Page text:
Mom was pissed. Not that I can blame her. I threatened to close down the Miranda Montgomery Center for Women, which had grown to have nearly fifteen sites all around the world, in spite. Miranda had even decided I was worth talking to and called me to rant and yell at me. I hung up on her and ignored her next five calls.

The only one to talk me out of it was the same woman who is still under the impression that I despise her.

One Mary Margaret Stone is the only reason I didn't shut down the centers.

I wanted to. I wanted to prove to Mom that I could do what I wanted without her consent. I wanted to push her away further because she was still trying to reconnect and I'm still not ready for that. I'm not ready to apologize. I'm not ready to see her in person and hear her voice because I'll break down. I know I will.

Miranda tried to take Cambias from Ian and me in attempt to forestall my plan to shut down five of the Miranda Montgomery Centers. We crushed her in court. Mom, in her infinite wisdom, had given up Miranda's rights to Cambias while Miranda was still a minor and left it to Father. Father then lost it to Ryan Lavery in a card game. Ian and I then took it back. It had changed hands so many times in the last few decades that when Miranda tried to bring in her right as the original Cambias heir we shut her down by explaining that her birthright to the company was lost when Zach lost it to Ryan Lavery and we took control of the company.

It was not Miranda's insults and yelling. It wasn't Mom's screaming and questions of why? That stopped me from closing the Miranda Montgomery Centers. It was Maggie Stone's one phone call that told me to do what I thought was right.

I cancelled the closing of the Centers five minutes after listening to Maggie's message. I saved it. It still remains on my cell phone, saved with three messages Mother left me, and one message from Leo on my birthday last year.

Since then Miranda has not spoken to me. Maggie has not called again by herself.

I smile kindly thinking of Miranda. I do miss her sometimes. Miranda is attending medical school in New York. She wants to be just like Maggie.

I hope she succeeds.

Mom still lives in Paris and is still with Maggie. They have been sleeping together for nearly six years. For three years I haven't cared. Maggie and Leo have been living with Mom for a year now—in the house Mother built for us.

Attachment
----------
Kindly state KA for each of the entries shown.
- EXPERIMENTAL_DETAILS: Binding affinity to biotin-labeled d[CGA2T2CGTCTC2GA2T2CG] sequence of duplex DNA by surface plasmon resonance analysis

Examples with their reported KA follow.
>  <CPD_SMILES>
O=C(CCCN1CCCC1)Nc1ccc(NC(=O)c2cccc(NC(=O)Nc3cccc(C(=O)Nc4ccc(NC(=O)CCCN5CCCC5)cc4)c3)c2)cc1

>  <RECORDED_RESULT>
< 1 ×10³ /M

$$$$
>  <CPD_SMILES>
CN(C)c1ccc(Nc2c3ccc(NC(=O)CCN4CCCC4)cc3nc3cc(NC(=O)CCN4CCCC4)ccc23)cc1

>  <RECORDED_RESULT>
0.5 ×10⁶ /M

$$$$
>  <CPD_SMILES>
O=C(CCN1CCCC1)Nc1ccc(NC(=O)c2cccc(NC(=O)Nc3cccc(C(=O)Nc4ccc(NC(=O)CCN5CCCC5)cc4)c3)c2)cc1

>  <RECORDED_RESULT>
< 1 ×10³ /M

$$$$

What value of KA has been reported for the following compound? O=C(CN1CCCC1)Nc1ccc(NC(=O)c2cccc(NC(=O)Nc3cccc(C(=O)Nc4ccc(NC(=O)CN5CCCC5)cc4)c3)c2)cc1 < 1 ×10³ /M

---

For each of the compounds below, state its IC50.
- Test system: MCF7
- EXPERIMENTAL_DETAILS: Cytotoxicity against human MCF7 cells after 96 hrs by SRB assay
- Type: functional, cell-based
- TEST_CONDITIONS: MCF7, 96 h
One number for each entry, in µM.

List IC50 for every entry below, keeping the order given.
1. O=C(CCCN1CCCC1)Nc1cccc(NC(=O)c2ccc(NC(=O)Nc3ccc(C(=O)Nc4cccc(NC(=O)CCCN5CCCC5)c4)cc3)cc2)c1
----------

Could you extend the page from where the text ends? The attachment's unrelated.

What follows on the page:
I'm not angry or upset, I'm happy for them.

They have found happiness with each other. At least Ian tells me that they seem happy. Ian still talks to Aunt Kendall, although their relationship was strained after Ian and I stole Fusion and New Beginnings from Aunt Kendall. She has a home in France as well—has for nearly eleven years—she sees Mom and Maggie often. She tells Ian they are happy and I hope they are. They deserve to be happy.

I never saw Mom smile as much as she does now while with Maggie while she was with Mother.

For two years I watched Mom smile and laugh more than I had ever seen in sixteen years of life. I hated Maggie for that. For being able to make Mom happy when I couldn't.

I grew out of that hate and have learned to respect Maggie for her ability to make Mom happy. To make Mom laugh and glow with a fulfillment she had lost for a long time.

I hated that Maggie was closer to Miranda than I was. I am Miranda's sister she was supposed to be close to me not confide in Maggie over me. Not get close to Leo and treat him better than she treated me.

I know that my own actions must be taken into account and I have. I was not pleasant company when I was sixteen. I was angry that my parents were getting a divorce and there was miraculously a band aid in the form of Mom's new girlfriend.

Maggie came in to the picture and everything got better and I hated her for that. I didn't want things to be okay or get better. I wanted them to go back to the way it was, before Maggie came back, before Mother left, just before.

I just hadn't realized Maggie was the before I was looking for, or should have been looking for.

Maggie had been there before me. She had seen, done, and been a part of things I can never now be a part of. She was there before Mother and she'll now be there after Mother. Maggie was there before Mom stayed late at work, didn't smile or laugh. Maggie was there before my Mom became my Mom.

I didn't realize that what Maggie was giving me was the Mom from before everything. The Bianca Christine Montgomery—I had never met before.

So I pushed the woman who looked like Mom, sounded like Mom, but wasn't MY Mom away. In doing so I know I hurt her. I know that I've hurt them all in my selfishness to keep my ideal childhood alive even while it's broken apart in my hands and has been for years.

I pick up the phone. It has to end.

I don't know what possess me to do it. Maybe the four glasses of wine and the shot of vodka or maybe it's just my growing need to not be alone anymore that makes me do it. Whatever it is that makes me do it, I'm glad it did.

The phone rings as I hold it up to my ear, my heart racing against my chest and my stomach churning in tight knots as it continues to ring.

"Bonjour, Bianca Montgomery, and Maggie and Leo Stone are not available to come to the phone right now so if you need us leave us a message." My heart catches as Leo's recorded message plays in my ears, the sound of my mom's laughter mixed harmoniously with Maggie's as they each say their names tears and fills my heart simultaneously.